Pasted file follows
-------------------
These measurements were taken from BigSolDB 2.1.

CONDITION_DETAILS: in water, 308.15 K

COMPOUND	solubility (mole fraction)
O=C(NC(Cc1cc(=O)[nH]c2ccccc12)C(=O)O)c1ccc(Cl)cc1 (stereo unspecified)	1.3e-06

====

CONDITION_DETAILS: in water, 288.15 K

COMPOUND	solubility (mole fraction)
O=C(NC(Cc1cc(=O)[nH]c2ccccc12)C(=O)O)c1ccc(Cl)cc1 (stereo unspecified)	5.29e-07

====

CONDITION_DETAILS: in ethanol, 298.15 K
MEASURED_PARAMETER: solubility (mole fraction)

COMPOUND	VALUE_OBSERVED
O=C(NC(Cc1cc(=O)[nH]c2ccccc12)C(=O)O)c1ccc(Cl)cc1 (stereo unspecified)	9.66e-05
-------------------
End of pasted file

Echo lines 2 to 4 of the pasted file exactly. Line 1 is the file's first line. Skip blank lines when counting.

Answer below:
CONDITION_DETAILS: in water, 308.15 K

COMPOUND	solubility (mole fraction)
O=C(NC(Cc1cc(=O)[nH]c2ccccc12)C(=O)O)c1ccc(Cl)cc1 (stereo unspecified)	1.3e-06